“Avatar” Producer Jon Landau On The Future Of 3D

Avatar producer Jon Landau at the recent NYC rooftop press party to celebrate the film's home video release.
(Photo © 2010 by Bryan Reesman.)

Avatar is now the highest-grossing movie of all-time, having racked up over $2.7 billion in ticket sales, a substantial portion of that from 3D screenings. Naturally the titanic success of the film, coupled with the high grosses for Tim Burton’s Alice In Wonderland, Clash of The Titans and How To Train Your Dragon, mean we’ll be seeing a lot more movies in 3D. But should all films go that route? I got the chance to chat up Avatar and Titanic producer Jon Landau at a recent press event in New York and to ask him what he thinks of the future of the 3D movie format.


Obviously Avatar has revolutionized 3D movies. Do you think Hollywood will be able to produce similar films in the future without such a huge budget?
I think 3D is not an expensive process, especially for live action movies. Ultimately I think all movies are going to be 3D. I think a movie like My Dinner With Andre would be heightened in 3D. You’re seeing companies like Panasonic now come out with prosumer 3D cameras. I think that’s the key, to be able to put cameras in the young filmmakers’ hands that allow them to do their productions cost effectively.

Do you think that every release should be in 3D?
I do.

My Dinner With Andre 3D? It's a really good film,
but some might prefer My Dinner With Avatar 3D.

Really? Do you think romantic comedies would be enhanced by being in 3D?
Absolutely. Would you do a movie today with mono sound? 3D is the visual equivalent in a visual medium of what sound is. You wouldn’t have it any other way. And why now? Because we can. We see our lives in 3D. I think all of our screens are going to go to 3D. I think our computer screens are going to go to 3D, our televisions are going to go to 3D, our mobile devices. We spend most of our time looking at screens. Windows or Macintosh, either way you want — it’s a poor man’s version of 3D.

Do you think people will be able to view older 2D films in the same way in the future?
It’s like black-and-white. There are movies that are going to hold up over time. Casablanca holds up over time. There are other movies that my kids aren’t interested in because it’s a black-and-white movie. Ultimately I think it’s going to be the same thing.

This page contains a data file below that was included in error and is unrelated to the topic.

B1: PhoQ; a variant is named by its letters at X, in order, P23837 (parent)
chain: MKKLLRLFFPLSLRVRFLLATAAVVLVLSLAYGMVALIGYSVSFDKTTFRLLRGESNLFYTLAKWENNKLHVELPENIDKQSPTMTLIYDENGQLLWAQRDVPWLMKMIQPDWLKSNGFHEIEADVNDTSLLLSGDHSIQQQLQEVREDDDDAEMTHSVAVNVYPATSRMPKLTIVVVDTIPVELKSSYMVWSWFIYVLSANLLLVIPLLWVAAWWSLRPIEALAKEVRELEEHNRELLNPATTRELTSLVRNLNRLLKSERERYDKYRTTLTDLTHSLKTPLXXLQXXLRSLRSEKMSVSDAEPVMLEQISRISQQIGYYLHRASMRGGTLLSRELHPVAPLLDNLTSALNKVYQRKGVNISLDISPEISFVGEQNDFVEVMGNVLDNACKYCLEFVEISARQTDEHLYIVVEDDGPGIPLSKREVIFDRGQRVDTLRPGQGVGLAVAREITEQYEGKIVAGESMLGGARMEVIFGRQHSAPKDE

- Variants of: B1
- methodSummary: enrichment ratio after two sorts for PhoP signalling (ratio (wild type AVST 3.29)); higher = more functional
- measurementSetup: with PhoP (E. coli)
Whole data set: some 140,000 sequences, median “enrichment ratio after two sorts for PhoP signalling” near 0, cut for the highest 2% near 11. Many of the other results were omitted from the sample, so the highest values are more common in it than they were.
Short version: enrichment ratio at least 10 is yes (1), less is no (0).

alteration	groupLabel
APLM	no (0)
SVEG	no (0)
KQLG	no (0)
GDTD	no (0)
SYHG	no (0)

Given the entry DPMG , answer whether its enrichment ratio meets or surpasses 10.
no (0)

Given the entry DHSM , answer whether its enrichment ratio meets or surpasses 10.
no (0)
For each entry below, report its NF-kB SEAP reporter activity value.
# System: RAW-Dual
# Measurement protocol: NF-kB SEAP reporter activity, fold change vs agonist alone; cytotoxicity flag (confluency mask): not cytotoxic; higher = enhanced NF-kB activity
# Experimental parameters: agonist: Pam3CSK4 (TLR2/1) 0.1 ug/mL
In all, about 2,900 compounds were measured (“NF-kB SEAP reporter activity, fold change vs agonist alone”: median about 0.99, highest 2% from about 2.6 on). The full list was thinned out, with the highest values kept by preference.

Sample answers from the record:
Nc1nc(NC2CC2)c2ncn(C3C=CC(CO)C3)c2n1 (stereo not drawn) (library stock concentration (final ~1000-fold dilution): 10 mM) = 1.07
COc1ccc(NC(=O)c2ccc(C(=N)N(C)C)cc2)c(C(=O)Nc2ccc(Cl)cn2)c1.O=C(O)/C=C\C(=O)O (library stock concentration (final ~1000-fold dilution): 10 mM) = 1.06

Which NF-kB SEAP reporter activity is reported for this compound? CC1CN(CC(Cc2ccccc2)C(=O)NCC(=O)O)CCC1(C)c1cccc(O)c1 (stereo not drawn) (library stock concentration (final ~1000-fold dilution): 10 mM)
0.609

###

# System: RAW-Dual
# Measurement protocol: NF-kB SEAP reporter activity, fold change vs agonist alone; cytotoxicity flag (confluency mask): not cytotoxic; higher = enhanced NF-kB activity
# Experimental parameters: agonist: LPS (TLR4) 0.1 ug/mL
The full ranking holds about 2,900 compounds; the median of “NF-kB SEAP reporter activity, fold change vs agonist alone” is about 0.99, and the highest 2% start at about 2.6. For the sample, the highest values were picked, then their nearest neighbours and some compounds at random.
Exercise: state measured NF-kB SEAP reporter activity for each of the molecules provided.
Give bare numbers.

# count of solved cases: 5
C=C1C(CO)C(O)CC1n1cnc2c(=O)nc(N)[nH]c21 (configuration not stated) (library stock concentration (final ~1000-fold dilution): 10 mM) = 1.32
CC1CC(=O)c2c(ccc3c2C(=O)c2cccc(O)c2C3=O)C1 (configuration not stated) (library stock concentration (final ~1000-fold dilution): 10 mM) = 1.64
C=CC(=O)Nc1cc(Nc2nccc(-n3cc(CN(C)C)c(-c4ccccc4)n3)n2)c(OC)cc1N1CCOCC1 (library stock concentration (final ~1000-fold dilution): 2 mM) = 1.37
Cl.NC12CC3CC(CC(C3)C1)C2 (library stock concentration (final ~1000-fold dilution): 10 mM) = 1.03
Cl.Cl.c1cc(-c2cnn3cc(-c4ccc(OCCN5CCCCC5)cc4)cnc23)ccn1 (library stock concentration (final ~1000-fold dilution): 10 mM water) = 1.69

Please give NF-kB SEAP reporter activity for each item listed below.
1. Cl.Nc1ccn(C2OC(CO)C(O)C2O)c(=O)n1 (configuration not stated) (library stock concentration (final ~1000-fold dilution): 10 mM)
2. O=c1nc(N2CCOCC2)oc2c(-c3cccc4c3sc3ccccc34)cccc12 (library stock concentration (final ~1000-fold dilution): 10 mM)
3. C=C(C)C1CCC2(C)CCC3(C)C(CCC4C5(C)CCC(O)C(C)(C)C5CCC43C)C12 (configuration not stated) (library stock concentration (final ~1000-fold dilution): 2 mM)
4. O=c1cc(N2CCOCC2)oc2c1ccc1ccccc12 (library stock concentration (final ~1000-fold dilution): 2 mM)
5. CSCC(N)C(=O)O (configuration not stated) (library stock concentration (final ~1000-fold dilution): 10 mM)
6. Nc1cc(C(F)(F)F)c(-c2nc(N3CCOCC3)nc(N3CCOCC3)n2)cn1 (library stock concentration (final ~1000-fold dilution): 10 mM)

Which movies would like to see retrofitted in 3D?
I think you [should] only retrofit a movie if the filmmaker is still with us to be a part of the retrofit because I think that 3D is a creative process, not a technical process. So if Steven Spielberg wants to go do E.T. in 3D, I would love to see that. But I don’t think we can take a David Lean movie and make it [in 3D] because David is no longer with us.

One of the high-powered Avatar scenes that pop in 3D.

Some people were certainly appalled by those Fred Astaire vacuum commercials made by Dirt Devil after his death.
Right.

Clash Of The Titans has received a lot of criticism for its substandard 3D because they retrofitted it during production.
But they did it technically. See, it’s not a technical process. It’s an artistic process. You can convert a movie, but you need to treat it like an artistic process. If you’re shooting a movie today and want it in color, would you ever shoot it in black-and-white and convert it? No. Why convert a movie to 3D when you can shoot it in 3D, especially when you don’t allow the filmmaker to be a part of the process?

A blue Cosmo in honor of Avatar.
(Photo © 2010 by Bryan Reesman.)

Your career certainly emphasizes the “quality over quantity” approach to filmmaking. You produced the two highest-grossing movies of all time, but obviously there was a gap in new releases since Avatar took several years to make. Are you going to take a break?
No. For me, for Jim, movies are about finding something that fuels a flame of passion. If that happens tomorrow, I would love it. If that doesn’t happen for a year or two, that would be fine, too. No movie is easy to make. We put too much of ourselves into any one movie to just do it for the sake of doing it.

Avatar is only being released on home video now with the movie and no bonus features because they are using the best bit rate possible. What bit rate is it going to be at?
Technically I don’t even know, but every bit of the disc goes to the film and for the menus.

What special features will come up in the subsequent reissues?
We are going to do a four-disc edition that will have a two-hour plus documentary, deleted scenes, behind-the-scenes and all of that.




One Response

  1. click lady

    Nice to see a producer speak with such passion and stick to artistic ideals. I think he’s right about what movies should be in 3D, but Hollywood will likely do it anyway, to hop on the latest money making bandwagon…

    Reply

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